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Kennedy v. Samsung Elecs. Am., Inc.

United States District Court, D. New Jersey

May 21, 2018

COLLEEN KENNEDY and DAVID FOSTER, Plaintiffs,
v.
SAMSUNG ELECS. AM., INC., Defendant. MITCHELL ORENSTEIN, Plaintiff,
v.
SAMSUNG ELECS. AM., INC., Defendant.

          OPINION

          WILLIAM J. MARTINI, U.S.D.J.

         Plaintiffs Colleen Kennedy and David Foster (“Kennedy”) and Mitchell Orenstein (“Orenstein”), represented by the same attorney (Mr. Bruce Nagel) in these putative class actions, filed suit against Samsung Electronics America, Inc. (“SEA”), alleging certain top-load washing machine models contained a drain pump design defect that could cause personal injury and property damage. Plaintiffs assert causes of action under state consumer fraud law as well as federal and state warranty and breach of contract claims. These matters come before the Court on Plaintiffs' motion to enforce settlement. There was no oral argument. Fed.R.Civ.P. 78(b). For the reasons below, Plaintiffs' motion should be GRANTED.

         I. BACKGROUND

         On August 7, 2014, Mr. Nagel filed the Kennedy class action complaint, alleging certain SEA top-load washers contained a defective flimsy plastic housing covering the drain pump which would break and cause flooding in homes. Kennedy Compl. ¶ 25, ECF No. 1.[1]On June 15, 2015, Mr. Nagel filed the Orenstein class action complaint, which, like in Kennedy, alleged the same drain dump design defects. Orenstein Compl. ¶ 25, ECF No. 1. In both cases, Mr. Philip Oliss, admitted pro hac vice, represents SEA.

         Separate and apart from the Kennedy/Orenstein actions, and in what became part of a Multidistrict Litigation matter in the Western District of Oklahoma, multiple plaintiffs filed class-action Complaints in separate federal districts as to SEA's top-load washing machine models. Involving overlapping putative nationwide classes and/or multiple state classes, those Complaints alleged certain SEA top-load washers contained defects that arose during the spin cycle and posed a risk of harm to consumers and their property. Among the claimed defects was that during the washers' spin cycle, components such as the drain pump detach, break apart, or explode. See In re: Samsung Top-Load Washing Machine Marketing, Sales Practices and Products Liability Litigation, Case 5:17-ml-2792-D, ECF No. 1 (“MDL Transfer Order”) [hereinafter “the MDL Docket”].

         On June 20, 2017, before the Judicial Panel on Multidistrict Litigation (the “Panel”), SEA and other retail defendants filed a motion to centralize 24 putative class actions over its top-load washing machines in the Western District of Oklahoma (“the MDL”). Although not listed on the motion papers, Mr. Oliss was and remains SEA's counsel of record in the MDL. On June 13, the Mediator, Judge Stephen Orlofsky (ret.) (“Mediator” or “Judge Orlofsky”), advised this Court that the Kennedy and Orenstein matters had finally settled.

         On August 15, 2017, while the MDL consolidation motion remained pending, this Court held a hearing to inquire as to the absence of settlement documents. ECF No. 44. Plaintiffs' counsel (Mr. Nagel) and SEA's counsel (Mr. Mark Dosker, also from the same firm as Mr. Oliss) reiterated to this Court that two months earlier (June 13, 2017) the parties had reached a settlement on the last material term, namely Plaintiffs' attorneys' fees. See Cert. of Bruce H. Nagel, Ex. 1, Aug. 15, 2017, Hr'g Tr. 3:9-4:5, ECF No. 65-3 (“Nagel Cert.”). Mr. Dosker attributed the delay to SEA's business requirement to obtain the go-ahead from multiple people within the company but expected final approval by week's end. Id. at 4:6-5:15. Having yet to receive draft settlement papers more than two months after agreeing on material terms, the Court ordered SEA to provide Plaintiffs' counsel the settlement documents by September 1, 2017. See Id. at 10:13.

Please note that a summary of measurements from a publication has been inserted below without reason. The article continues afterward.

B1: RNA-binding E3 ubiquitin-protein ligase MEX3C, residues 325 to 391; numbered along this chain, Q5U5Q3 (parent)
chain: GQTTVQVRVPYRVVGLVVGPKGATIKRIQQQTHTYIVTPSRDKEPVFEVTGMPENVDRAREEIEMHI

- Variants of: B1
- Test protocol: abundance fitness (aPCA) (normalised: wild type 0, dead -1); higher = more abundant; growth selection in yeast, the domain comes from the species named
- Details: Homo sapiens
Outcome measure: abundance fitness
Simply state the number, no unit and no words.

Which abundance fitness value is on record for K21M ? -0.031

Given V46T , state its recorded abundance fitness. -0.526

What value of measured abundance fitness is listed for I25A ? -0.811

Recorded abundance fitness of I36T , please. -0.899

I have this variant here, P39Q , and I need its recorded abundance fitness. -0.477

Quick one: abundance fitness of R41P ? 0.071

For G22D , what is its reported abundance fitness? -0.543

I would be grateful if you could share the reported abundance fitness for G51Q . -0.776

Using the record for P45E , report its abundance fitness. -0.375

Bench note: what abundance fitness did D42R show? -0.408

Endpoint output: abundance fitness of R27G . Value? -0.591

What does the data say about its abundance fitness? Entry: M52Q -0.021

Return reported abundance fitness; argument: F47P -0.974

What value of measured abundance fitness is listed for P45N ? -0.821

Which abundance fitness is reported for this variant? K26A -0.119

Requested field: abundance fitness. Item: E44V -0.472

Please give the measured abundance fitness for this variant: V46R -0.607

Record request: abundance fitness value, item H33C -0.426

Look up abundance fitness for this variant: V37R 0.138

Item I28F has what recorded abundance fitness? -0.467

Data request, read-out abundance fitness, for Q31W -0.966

On August 28, 2017, Mr. Oliss emailed Mr. Nagel draft settlement documents. See Cert. of Philip M. Oliss, Esq., Exs. 1(a)-(g), ECF No. 66-1 (“Oliss Cert.”). While Messrs. Oliss and Nagel hashed out the written settlement agreement, the Panel acted on SEA's motion by directing the consolidation and transfer of 24 cases, including a drain pump case, to the Western District of Oklahoma (“MDL Court”). See MDL Transfer Order. In its October 4, 2017, Transfer Order, the Panel noted the substantial overlap in putative nationwide and statewide classes and common complex factual questions presented. Id.

         Six days later, on October 10, 2017, Ms. Randee Matloff (Nagel's co-counsel), emailed SEA attorneys, Messrs. Oliss and Dosker, to inquire of them about the recently issued MDL Transfer Order in the “exploding washer case” and that an action included therein appeared to be a drain pump case. She recommended they “reach out to the plaintiffs [sic] counsel in that case and advise them that we already have a settlement.” Oliss Cert., Ex. 4. Upon receiving no response, on October 20, 2017, Ms. Matloff emailed Mr. Oliss and the Court-appointed Mediator, seeking an update on proposed settlement document changes and again asked for a status on “the MDL in the exploding washer case which appears to have swept up a drain pump case.” Id., Ex. 5. The same day, Mr. Oliss responded via email and indicated he could speak with Ms. Matloff the following Monday. Id., Exs. 6-7. The parties generally discussed issues of fact common to the MDL cases, Oliss Cert. ¶ 14, which SEA now argues are all distinguishable from the allegations in Kennedy and Orenstein.[2]